Thunderstorms and showers brought some relief for firefighters battling deadly wildfires across Australia’s drought-parched east coast on Wednesday, but also raised concerns that lightning will spark more fires before dangerous hot and windy conditions return.
Around 2,300 firefighters in New South Wales state were making the most of relatively benign conditions by frantically consolidating containment lines around more than 110 blazes and patrolling for lightning strikes, state Rural Fire Service Commissioner Shane Fitzsimmons said.
“Unfortunately with lightning strikes, it’s not always the next day [the fires] pop up,” Fitzsimmons told the Australian Broadcasting Corp.
“They can smolder around in trees and in root systems for a couple of days and pop up under drier, hotter conditions, so we are very mindful of that as we head into Friday,” he added.
The containment work comes as the death toll since the fires flared in September rose by one to 26. Matt Kavanagh, a 43-year-old Victoria state firefighter, was killed in a vehicle crash on Friday, officials said. Kavanagh was on the road working to extinguish unattended campfires when the crash happened, said Chris Hardman, Forest Fire Management Victoria’s Chief Fire Officer. It took police a few days to investigate his death before they confirmed it was linked to his work on the wildfires, and therefore part of the disaster’s official death toll.
“He’s such a well-loved guy,” Hardman told reporters. “For those people who knew Matt, it’s going to take a long time. I can’t imagine what that family is going through and what Matt’s colleagues are going through. It’s just such a very sad day.”
The unprecedented fire crisis in southeast Australia that has destroyed 2,000 homes and shrouded major cities in smoke has focused many Australians on how the nation adapts to climate change. Prime Minister Scott Morrison has faced fierce criticism both domestically and internationally for downplaying the need for his government to address climate change, which experts say helps supercharge the blazes.
The center-left opposition Labor Party has made political capital from the crisis by promising more ambitious policies than the ruling conservative coalition to tackle climate change. Opposition climate spokesman Mark Butler wants the government to allow a debate on climate change in Parliament when it returns in February.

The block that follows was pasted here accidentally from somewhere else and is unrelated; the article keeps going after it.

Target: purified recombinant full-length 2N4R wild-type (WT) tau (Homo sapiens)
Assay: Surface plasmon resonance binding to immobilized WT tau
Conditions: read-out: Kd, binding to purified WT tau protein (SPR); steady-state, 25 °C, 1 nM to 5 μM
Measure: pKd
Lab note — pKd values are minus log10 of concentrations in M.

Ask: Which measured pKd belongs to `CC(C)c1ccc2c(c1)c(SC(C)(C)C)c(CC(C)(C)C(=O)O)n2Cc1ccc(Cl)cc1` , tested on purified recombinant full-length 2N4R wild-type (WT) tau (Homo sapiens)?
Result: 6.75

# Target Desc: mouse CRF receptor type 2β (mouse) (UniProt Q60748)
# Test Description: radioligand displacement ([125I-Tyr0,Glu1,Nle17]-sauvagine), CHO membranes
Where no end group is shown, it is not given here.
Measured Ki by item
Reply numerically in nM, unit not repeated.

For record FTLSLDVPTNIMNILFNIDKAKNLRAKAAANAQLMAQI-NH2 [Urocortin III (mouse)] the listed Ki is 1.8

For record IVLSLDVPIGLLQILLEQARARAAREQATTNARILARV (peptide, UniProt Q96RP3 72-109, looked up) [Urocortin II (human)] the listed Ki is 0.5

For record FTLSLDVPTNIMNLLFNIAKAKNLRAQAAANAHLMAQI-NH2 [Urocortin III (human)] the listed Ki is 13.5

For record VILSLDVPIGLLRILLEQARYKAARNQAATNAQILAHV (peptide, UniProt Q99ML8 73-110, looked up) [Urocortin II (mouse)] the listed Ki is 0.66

“Hopefully we could fashion a bipartisan position,” Butler told ABC. The two sides last held a bipartisan position on climate change in 2007, and have remained bitterly divided ever since on issues such as making carbon polluters pay for their emissions.
Labor had pledged to reduce Australia’s greenhouse gas emissions by 45 percent below 2005 levels by 2030 and achieve zero emissions by 2050 if it had won last year’s elections.
The coalition government has committed to reduce emissions by 26 percent to 28 percent by 2030 and warns that Labor’s more ambitious target would wreck the economy. The government argues that Australia is responsible for only 1.3 percent of global emissions and more ambitious targets would not ease the current fire crisis, which follows Australia’s hottest and driest year on record.
Several firefighters unions urged the federal government on Wednesday to order a royal commission — the nation’s highest form of investigation — into the wildfires. Environmental group Greenpeace Australia said any such investigation must analyze the role of climate change.
“This unprecedented and catastrophic fire season still has months to go and the next one will not be far behind. We need to start planning now so the chaotic scenes witnessed this summer do not become an annual occurrence,” Greenpeace Australia Pacific’s Head of Campaigns, Jamie Hanson, said in a statement. “But this inquiry needs to go beyond the symptoms of the bushfire crisis and look at the largest underlying cause of the conditions that have exacerbated these fires, which is burning coal. “
Australia is the world’s largest exporter of coal and liquefied natural gas, but Morrison rejected calls last month to downsize Australia’s lucrative coal industry.
The wildfire disaster, which is likely to continue throughout the Southern Hemisphere summer, has galvanized calls for more global action on climate change.
Elton John and actor Chris Hemsworth are among the celebrities donating big bucks to help aid the firefighting efforts. Hemsworth, an Australian who lives in the drought-affected New South Wales town of Byron Bay, wrote on Twitter that he was donating $1 million and asked his followers to show support. “Every penny counts,” he wrote.
John announced during his Farewell Yellow Brick Road concert in Sydney on Tuesday that he will also donate $1 million. The singer said he wanted to bring attention to the devastation that wildfires have caused, saying it has reached a “biblical scale.”
Hemsworth and John join a growing list of celebrities, including Pink, Nicole Kidman, and Keith Urban, who have pledged to donate toward relief efforts.
Prince Charles, who is next in line to become the British monarch and king of Australia, said in a video message from Scotland that he and his wife Camilla had been in despair watching the infernos burn across Australia.
“I fear this is a hopelessly inadequate way of trying to get a message to all of you that both my wife and myself are thinking of you so very much at such an incredibly difficult time and in such impossible and terrifying circumstances,” the prince said.
By Rod McGuirk for The Associated Press. Associated Press writer Kristen Gelineau in Sydney contributed to this report.